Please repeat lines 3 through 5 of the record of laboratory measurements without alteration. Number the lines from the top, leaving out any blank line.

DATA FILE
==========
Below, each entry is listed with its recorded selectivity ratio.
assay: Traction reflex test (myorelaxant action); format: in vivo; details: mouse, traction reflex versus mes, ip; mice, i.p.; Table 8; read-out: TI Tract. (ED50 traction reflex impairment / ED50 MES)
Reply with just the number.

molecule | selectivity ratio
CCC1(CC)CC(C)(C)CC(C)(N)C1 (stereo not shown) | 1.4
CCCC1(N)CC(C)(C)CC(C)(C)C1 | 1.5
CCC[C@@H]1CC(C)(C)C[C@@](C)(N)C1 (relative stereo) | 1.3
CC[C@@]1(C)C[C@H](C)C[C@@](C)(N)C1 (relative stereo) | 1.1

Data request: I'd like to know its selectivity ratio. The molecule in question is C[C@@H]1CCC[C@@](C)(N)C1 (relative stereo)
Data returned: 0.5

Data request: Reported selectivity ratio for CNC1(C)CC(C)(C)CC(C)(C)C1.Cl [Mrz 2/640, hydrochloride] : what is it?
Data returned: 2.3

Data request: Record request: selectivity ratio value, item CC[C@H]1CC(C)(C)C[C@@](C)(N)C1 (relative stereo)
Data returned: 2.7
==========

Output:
Reply with just the number.

molecule | selectivity ratio
CCC1(CC)CC(C)(C)CC(C)(N)C1 (stereo not shown) | 1.4